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ASUU declares indefinite strike after shutting down universities for six months

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THE Academic Staff Union of Universities (ASUU) has declared an indefinite strike effective from August 29.

The strike follows over six months shutdown of the nation’s public universities by the union over unmet demands by the Federal Government.

ASUU embarked on strike on February 14 after the government failed to implement a 2009 agreement and other demands with the lecturers.

On Monday night, the union accused the government of deceit and unwillingness to make the country’s public universities work in a statement signed by its President Emmanuel Osodeke.

The ICIR reports ASUU as saying the government offered its members between N30, 000 and N60,000 monthly salaries, among other unacceptable offers.

The union claimed the government was yet to endorse the University Transparency and Accountability Solution (UTAS) it demanded to replace the Integrated Personnel and Payroll Information System (IPPIS).

According to the group, the government has not implemented the white papers on visitation panels to federal universities.

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ASUU accused the government of not releasing the balance of one tranche of the universities revitalization fund more than one year after, including releasing the outstanding two tranches of the earned academic allowances (EAA).

It also said the government was yet to take action on the amendment of the National Universities Commission (NUC) law to stem the tide of the proliferation of universities, especially by the state governments.

The union said in the statement that its National Executive Council (NEC) agreed at the weekend in Abuja that it “had experienced a lot of deceit of the highest level in the last five and half years as the federal government engaged ASUU in fruitless and unending negotiation without a display of utmost fidelity.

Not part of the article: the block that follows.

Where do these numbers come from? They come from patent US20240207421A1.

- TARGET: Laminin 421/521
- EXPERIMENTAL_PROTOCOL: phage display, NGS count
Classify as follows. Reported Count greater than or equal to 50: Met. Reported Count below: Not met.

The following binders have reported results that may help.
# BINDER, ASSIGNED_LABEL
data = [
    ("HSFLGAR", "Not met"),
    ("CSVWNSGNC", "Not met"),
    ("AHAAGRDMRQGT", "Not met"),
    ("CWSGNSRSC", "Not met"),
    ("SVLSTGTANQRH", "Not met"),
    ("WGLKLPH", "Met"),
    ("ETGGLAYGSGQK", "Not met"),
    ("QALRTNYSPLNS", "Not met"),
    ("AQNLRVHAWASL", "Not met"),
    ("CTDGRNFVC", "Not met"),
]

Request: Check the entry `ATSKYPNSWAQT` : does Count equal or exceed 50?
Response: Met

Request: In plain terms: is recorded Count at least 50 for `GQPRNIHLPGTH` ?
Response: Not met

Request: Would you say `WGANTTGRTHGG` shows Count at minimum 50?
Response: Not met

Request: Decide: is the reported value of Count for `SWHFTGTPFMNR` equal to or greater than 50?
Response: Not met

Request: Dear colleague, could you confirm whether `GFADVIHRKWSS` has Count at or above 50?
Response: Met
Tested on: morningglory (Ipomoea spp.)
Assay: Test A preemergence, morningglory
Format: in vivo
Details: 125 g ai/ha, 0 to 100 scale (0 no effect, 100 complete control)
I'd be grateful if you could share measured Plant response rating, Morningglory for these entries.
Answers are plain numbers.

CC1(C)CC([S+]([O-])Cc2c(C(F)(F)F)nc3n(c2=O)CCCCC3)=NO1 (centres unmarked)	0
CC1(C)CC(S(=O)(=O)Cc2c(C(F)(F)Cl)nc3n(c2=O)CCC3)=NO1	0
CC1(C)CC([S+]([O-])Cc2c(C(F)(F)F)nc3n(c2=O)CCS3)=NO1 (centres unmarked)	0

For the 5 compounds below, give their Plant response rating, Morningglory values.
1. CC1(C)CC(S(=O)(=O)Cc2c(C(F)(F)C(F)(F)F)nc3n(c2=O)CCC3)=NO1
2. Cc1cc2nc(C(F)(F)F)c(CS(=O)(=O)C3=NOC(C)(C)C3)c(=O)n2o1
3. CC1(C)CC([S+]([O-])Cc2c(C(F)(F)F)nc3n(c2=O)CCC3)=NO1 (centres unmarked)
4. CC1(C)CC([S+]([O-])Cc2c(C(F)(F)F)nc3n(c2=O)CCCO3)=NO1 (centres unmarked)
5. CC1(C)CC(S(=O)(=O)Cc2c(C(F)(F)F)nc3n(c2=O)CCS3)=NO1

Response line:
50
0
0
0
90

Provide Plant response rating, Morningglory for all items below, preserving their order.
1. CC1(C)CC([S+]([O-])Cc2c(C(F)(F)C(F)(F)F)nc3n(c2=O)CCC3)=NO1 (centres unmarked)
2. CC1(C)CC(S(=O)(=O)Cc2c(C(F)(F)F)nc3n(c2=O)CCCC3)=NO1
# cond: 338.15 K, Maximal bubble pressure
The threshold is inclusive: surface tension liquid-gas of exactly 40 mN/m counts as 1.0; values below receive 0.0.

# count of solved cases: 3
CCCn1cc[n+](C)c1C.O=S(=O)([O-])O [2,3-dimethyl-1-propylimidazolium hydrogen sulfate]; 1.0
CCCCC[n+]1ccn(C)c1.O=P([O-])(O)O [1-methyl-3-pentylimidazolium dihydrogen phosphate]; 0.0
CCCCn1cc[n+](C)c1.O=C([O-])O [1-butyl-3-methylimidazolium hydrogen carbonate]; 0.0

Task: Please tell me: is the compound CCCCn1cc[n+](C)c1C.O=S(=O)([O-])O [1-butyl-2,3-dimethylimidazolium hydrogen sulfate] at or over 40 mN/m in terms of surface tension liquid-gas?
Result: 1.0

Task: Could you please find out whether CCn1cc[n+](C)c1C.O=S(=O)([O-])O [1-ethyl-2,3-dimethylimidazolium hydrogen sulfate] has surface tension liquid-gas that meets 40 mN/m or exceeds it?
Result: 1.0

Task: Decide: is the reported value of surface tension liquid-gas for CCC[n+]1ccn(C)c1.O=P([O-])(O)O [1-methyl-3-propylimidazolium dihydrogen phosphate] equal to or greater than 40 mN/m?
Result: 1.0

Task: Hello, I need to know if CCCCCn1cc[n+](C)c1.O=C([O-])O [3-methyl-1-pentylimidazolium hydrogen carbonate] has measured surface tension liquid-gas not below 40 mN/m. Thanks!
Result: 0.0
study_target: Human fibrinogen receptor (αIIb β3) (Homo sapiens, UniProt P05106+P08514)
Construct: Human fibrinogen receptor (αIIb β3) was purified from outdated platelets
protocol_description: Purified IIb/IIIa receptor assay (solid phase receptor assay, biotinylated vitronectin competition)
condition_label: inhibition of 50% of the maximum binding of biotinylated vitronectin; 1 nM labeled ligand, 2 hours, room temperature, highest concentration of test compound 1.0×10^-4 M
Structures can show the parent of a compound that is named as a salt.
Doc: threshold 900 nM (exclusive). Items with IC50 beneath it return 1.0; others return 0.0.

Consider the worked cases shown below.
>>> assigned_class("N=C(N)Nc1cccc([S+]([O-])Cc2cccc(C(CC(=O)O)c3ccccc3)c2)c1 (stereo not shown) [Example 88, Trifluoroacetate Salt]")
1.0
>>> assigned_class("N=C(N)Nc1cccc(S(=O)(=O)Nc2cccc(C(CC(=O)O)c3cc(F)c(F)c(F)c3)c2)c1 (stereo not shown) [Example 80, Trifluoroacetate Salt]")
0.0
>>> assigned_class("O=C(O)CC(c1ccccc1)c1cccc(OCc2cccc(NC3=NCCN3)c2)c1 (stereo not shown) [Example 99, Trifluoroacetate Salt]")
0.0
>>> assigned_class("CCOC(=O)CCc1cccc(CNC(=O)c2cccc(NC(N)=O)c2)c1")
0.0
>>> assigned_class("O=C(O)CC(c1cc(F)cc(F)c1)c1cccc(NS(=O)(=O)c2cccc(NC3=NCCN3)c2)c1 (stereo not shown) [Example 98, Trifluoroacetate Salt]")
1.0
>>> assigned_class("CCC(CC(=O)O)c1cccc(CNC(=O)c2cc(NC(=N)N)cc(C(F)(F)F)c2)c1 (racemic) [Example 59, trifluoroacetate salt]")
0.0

“In 2017, the Federal Government constituted a committee to renegotiate the 2009 FGN-ASUU agreement under the chairmanship of Dr Wale Babalakin. After three years of fruitless negotiation, Dr Babalakin was replaced in December 2020 with Professor Emeritus Munzali Jibril. The Renegotiation Committee produced and submitted a draft agreement to the Federal Government in May 2021.

” It is sad that, until February 14, 2022, when the ongoing strike commenced, the Federal Government made no significant efforts to either sign the agreement or commence implementation. It was only after the commencement of this strike that the Federal Government reconstituted the committee with Professor Emeritus Nimi Briggs appointed Chairman to lead the Government Team.”

After intensive bargaining, ASUU said it came to a compromise with the Briggs-led team, leading to the submission of the second draft agreement to the Federal Government in June 2022 for consideration and approval for signing by the two parties within one week.

“NEC was utterly disappointed in agents of the government, especially the Minister of Education, for the deliberate falsehood and misrepresentation of facts aimed at scoring cheap political gains. It is disheartening to imagine that a minister whose responsibility it is to resolve the crisis can overnight turn round to lead in this ignoble enterprise of distorting facts and misleading Nigerians. 

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“The disdain with which the Minister of Education handled questions about the ongoing ASUU strike at his distasteful press conference on Thursday, August 18, 2022, lends credence to the widespread suspicion that the current government never believed in saving public universities from the misfortunes that have befallen Nigeria’s public primary and secondary schools,” ASUU explained further.

The union also condemned the reopening of some state universities by their vice-chancellors.

While lampooning the school heads, ASUU said its decades of struggles had increased sources of funding and training opportunities for the universities, including the setting of the Tertiary Education Trust Fund (TETFund).

It vowed to protect its members participating in the strike against victimization.

While sympathizing with students and their parents, the union emphasized that the strike was in the nation’s best interest.

The ICIR reports that efforts by the Federal Government to end the strike have failed.

While the government claimed ASUU’s withheld six months salary backlog stalled negotiation, ASUU argued that the government had not satisfactorily met any of its demands.

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But Osodeke dismissed the claims last Thursday and called state universities backing out of the strike quacks.

 

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